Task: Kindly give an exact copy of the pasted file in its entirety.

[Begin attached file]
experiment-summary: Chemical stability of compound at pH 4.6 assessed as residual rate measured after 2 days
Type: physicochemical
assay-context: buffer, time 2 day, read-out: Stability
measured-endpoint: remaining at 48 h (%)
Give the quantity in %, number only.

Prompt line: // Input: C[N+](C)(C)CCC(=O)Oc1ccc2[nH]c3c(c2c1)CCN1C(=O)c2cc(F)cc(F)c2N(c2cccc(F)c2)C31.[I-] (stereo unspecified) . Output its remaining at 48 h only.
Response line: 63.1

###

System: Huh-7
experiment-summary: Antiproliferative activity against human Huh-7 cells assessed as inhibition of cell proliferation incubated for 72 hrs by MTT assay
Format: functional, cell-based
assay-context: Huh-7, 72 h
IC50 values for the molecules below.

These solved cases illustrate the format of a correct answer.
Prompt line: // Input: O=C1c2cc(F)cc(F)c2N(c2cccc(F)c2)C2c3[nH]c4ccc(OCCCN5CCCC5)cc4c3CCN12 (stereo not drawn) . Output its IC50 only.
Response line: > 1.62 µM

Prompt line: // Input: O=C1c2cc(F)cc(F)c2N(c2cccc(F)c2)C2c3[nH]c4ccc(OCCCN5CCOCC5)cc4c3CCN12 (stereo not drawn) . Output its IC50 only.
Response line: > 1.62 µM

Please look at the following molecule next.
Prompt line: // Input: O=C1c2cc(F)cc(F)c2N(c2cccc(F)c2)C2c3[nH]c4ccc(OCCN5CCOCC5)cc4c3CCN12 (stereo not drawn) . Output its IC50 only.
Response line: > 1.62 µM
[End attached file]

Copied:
experiment-summary: Chemical stability of compound at pH 4.6 assessed as residual rate measured after 2 days
Type: physicochemical
assay-context: buffer, time 2 day, read-out: Stability
measured-endpoint: remaining at 48 h (%)
Give the quantity in %, number only.

Prompt line: // Input: C[N+](C)(C)CCC(=O)Oc1ccc2[nH]c3c(c2c1)CCN1C(=O)c2cc(F)cc(F)c2N(c2cccc(F)c2)C31.[I-] (stereo unspecified) . Output its remaining at 48 h only.
Response line: 63.1

###

System: Huh-7
experiment-summary: Antiproliferative activity against human Huh-7 cells assessed as inhibition of cell proliferation incubated for 72 hrs by MTT assay
Format: functional, cell-based
assay-context: Huh-7, 72 h
IC50 values for the molecules below.

These solved cases illustrate the format of a correct answer.
Prompt line: // Input: O=C1c2cc(F)cc(F)c2N(c2cccc(F)c2)C2c3[nH]c4ccc(OCCCN5CCCC5)cc4c3CCN12 (stereo not drawn) . Output its IC50 only.
Response line: > 1.62 µM

Prompt line: // Input: O=C1c2cc(F)cc(F)c2N(c2cccc(F)c2)C2c3[nH]c4ccc(OCCCN5CCOCC5)cc4c3CCN12 (stereo not drawn) . Output its IC50 only.
Response line: > 1.62 µM

Please look at the following molecule next.
Prompt line: // Input: O=C1c2cc(F)cc(F)c2N(c2cccc(F)c2)C2c3[nH]c4ccc(OCCN5CCOCC5)cc4c3CCN12 (stereo not drawn) . Output its IC50 only.
Response line: > 1.62 µM